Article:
Essays on the rise of spiritual power within the Feminist Movement

Edited by Charlene Spretnak


Mary Beth Edelson wrote an essay for this book that included a section called CHANGING RITUALS BY ARTISTS… A description of my project "Personal Maintenance/Preserved Flowers" is included along with rituals by Donna Henes, Faith Wilding, Carolee Schneeman and more.


“The unique and sometimes zany way in which some women think is given full reign in our art/rituals, where we have the opportunity to recreate the world in our image. Artists bring the creative process to ritual. This process adds to its content, stimulates ritual’s evolution, and helps to avoid repetitious stagnation. The following works are ever-changing and evolving ritual performances by visual artists." -Mary Beth Edelson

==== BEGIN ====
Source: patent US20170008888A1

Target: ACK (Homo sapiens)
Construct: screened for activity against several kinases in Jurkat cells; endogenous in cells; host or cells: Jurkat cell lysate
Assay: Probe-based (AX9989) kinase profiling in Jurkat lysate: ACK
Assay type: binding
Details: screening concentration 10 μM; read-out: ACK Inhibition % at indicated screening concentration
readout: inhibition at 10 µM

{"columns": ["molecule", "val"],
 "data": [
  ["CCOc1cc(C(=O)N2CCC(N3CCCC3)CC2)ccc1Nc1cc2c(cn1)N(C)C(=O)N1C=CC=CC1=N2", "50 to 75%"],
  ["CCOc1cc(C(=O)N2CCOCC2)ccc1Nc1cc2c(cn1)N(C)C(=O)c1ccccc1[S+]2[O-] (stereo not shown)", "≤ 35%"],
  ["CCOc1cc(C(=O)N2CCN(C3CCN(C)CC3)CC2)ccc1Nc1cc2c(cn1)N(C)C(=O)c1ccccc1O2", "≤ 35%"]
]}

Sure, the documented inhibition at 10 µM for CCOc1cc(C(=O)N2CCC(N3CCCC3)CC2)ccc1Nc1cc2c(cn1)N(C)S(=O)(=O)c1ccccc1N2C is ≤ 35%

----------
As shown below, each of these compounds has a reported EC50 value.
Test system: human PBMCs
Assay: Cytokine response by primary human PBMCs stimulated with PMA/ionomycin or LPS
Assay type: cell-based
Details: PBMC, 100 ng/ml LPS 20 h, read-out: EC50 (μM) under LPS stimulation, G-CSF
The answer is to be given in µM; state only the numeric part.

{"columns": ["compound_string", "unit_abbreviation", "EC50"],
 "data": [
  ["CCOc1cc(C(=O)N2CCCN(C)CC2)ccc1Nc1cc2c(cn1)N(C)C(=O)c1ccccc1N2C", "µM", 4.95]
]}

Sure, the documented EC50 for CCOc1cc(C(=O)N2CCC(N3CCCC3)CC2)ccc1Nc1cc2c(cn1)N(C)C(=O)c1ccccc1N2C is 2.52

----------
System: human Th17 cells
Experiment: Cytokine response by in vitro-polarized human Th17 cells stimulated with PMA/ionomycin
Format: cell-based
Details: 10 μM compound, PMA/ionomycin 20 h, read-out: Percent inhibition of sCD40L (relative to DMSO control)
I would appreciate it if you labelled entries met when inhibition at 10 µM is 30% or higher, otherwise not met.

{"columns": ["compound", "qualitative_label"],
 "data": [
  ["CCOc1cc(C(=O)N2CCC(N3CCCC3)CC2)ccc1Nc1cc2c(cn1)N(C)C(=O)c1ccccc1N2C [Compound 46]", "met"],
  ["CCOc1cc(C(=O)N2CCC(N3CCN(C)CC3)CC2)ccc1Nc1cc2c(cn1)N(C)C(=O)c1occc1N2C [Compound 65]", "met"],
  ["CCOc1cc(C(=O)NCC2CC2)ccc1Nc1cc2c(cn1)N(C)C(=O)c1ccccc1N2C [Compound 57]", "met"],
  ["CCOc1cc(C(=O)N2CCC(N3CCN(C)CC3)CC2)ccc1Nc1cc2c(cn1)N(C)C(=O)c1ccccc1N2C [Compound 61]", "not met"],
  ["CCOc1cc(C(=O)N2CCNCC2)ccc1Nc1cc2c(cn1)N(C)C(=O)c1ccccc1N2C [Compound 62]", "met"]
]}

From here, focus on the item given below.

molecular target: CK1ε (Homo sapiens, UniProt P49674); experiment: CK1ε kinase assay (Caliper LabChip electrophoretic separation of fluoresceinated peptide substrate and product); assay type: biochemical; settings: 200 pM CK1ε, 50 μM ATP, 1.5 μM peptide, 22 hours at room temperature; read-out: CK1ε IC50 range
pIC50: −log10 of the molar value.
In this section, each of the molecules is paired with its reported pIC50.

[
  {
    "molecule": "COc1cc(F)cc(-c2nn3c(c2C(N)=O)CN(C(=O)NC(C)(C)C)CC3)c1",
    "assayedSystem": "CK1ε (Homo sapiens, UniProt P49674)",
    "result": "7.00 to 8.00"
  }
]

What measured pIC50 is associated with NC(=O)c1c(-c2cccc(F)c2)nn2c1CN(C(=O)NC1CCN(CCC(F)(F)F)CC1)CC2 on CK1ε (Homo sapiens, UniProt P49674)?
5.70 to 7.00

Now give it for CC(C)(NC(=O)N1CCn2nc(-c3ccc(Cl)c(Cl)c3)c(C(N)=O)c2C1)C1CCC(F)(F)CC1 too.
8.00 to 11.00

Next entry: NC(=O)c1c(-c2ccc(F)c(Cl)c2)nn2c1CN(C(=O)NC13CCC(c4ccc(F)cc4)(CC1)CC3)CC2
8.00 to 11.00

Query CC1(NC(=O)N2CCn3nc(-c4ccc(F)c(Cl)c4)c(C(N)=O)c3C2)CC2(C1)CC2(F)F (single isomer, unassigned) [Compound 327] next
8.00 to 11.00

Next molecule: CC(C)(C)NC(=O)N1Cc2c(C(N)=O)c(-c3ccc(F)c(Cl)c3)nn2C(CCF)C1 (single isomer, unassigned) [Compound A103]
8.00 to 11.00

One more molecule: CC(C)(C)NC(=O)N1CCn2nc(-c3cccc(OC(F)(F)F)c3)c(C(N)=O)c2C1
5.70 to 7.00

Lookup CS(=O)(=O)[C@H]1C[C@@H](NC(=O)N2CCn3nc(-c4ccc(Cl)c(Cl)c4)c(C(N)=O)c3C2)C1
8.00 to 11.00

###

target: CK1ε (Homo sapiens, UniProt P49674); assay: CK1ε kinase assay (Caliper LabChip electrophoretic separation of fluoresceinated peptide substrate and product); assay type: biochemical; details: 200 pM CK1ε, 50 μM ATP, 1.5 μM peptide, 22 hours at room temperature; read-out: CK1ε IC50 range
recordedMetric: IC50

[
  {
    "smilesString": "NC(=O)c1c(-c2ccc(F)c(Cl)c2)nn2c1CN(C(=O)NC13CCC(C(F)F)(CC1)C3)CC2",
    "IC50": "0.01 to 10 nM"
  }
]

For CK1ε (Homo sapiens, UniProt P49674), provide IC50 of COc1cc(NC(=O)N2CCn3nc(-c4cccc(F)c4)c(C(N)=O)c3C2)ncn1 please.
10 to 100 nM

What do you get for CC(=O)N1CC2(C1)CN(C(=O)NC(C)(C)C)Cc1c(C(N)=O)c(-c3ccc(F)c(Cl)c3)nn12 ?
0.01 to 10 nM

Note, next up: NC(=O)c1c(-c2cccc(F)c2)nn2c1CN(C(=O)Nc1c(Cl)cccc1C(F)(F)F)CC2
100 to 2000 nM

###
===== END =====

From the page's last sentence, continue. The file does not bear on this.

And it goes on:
Personal Maintenance/Preserved Flowers; April 1978: "A performance in which I sat in a chair for several hours without moving. The chair was at the end of a corridor facing a film image. The film was of me sitting on a toilet, legs spread apart with close-up shots from above of my hands as I pried long red fake fingernails off of each finger with a pair of scissors. The fingernails fell between my legs into the toilet. The film was projected above a bank of live flowers which I had picked and dipped in wax. The performance took place at the opening of a large group show. Because of my stillness, silence, and lack of activity, most viewers chose to see and refer to me as an object. Many indulged in comments and insults which were directed at me as a passive receiver. This would never happen had I assumed an obviously aggressivedemeanor. As I sat watching the film, being aware of the crowd, I focused on the audience as individuals, hoping my silence would contribute to their own self-awareness in the situation. I thought about the helpless discomfort of an unwillingly passive role and how that produces frustration, acts of self-destruction, and violence in women’s lives. I concentrated on understanding vulnerability as a place from which knowledge and strength can grow. I concentrated on transforming the victim’s position." -Alyson Pou

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